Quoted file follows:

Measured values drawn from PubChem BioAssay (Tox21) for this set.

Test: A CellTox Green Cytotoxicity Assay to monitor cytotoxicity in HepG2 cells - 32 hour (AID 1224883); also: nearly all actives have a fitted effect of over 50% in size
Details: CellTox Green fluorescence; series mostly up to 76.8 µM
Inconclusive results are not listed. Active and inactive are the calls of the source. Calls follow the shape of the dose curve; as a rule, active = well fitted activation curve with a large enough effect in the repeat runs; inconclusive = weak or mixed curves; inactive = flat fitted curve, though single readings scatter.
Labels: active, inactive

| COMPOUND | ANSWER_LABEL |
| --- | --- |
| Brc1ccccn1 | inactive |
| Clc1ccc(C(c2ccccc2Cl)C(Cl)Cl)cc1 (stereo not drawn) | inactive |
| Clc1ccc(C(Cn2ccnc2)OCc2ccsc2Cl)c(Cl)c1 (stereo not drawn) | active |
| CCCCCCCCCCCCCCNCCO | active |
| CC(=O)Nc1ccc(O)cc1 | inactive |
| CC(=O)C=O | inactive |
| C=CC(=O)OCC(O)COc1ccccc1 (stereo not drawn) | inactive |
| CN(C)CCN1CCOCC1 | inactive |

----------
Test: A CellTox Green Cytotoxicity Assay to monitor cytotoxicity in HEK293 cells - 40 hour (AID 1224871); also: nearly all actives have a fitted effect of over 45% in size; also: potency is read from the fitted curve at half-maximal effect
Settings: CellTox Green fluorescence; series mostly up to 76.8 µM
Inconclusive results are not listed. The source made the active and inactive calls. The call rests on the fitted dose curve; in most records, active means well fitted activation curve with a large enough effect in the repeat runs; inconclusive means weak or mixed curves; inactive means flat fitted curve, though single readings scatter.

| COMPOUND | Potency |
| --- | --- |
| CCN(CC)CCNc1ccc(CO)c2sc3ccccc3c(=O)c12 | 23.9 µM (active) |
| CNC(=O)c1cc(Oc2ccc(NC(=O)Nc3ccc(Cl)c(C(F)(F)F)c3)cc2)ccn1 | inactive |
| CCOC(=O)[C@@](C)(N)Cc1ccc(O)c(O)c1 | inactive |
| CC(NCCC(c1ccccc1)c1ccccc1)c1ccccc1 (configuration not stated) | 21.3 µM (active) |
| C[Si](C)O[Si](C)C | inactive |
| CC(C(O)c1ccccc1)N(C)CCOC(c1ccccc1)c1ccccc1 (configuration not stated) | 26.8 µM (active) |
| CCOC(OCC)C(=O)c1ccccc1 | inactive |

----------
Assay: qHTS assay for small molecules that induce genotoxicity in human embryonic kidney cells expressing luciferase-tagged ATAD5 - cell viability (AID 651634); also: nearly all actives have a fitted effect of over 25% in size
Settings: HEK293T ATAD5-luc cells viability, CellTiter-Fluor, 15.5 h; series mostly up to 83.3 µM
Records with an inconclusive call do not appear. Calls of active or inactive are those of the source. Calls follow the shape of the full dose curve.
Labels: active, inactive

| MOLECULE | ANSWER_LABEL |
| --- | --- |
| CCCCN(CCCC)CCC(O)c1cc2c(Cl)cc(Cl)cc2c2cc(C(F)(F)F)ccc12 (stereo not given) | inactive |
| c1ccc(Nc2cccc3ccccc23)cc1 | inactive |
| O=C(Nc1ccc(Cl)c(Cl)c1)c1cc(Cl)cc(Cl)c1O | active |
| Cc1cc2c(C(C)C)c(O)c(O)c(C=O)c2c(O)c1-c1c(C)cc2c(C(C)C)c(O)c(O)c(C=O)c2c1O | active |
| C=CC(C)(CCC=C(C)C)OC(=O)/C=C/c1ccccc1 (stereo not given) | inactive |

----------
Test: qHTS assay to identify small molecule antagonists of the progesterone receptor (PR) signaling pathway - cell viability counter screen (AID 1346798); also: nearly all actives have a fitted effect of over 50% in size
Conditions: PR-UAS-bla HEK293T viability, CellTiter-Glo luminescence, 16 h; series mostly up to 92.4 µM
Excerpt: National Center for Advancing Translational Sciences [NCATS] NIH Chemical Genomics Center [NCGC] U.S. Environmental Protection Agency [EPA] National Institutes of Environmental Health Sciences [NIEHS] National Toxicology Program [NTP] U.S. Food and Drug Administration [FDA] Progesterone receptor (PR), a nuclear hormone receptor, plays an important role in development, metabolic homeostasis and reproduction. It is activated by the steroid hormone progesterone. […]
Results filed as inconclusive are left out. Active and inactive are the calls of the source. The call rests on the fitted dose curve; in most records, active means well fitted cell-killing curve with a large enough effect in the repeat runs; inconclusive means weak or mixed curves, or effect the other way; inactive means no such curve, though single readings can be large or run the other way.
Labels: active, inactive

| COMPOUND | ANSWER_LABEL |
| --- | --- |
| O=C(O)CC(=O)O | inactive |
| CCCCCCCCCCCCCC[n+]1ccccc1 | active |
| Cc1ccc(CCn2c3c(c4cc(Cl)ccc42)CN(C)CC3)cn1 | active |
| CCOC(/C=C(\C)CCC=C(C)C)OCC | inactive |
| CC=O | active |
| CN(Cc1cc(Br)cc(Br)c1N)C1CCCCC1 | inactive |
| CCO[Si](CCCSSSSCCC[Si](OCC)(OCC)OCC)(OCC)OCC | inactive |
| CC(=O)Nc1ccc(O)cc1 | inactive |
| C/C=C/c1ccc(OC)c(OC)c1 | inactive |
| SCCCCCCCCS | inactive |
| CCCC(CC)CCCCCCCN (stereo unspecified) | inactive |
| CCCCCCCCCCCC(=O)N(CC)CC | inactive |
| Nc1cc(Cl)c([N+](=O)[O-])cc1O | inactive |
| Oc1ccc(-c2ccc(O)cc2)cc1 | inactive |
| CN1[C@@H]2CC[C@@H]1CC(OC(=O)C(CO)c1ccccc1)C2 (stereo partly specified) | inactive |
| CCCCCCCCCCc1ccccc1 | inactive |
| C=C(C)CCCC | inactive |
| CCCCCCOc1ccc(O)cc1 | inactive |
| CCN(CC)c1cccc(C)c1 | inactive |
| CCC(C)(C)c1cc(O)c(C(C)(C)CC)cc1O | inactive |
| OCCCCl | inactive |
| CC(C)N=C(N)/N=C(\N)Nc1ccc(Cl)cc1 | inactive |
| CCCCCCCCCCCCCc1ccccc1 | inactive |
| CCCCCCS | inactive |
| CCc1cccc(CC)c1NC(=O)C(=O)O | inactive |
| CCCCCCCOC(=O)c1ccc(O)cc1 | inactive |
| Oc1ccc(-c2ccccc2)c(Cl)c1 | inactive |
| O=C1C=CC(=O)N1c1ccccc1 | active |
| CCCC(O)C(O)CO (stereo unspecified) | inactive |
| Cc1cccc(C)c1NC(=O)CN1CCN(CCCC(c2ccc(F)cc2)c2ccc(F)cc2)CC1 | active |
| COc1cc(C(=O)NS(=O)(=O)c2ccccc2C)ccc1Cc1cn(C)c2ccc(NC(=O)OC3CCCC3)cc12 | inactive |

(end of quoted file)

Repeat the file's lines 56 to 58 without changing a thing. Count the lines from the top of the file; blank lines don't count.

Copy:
| CC(=O)Nc1ccc(O)cc1 | inactive |
| C/C=C/c1ccc(OC)c(OC)c1 | inactive |
| SCCCCCCCCS | inactive |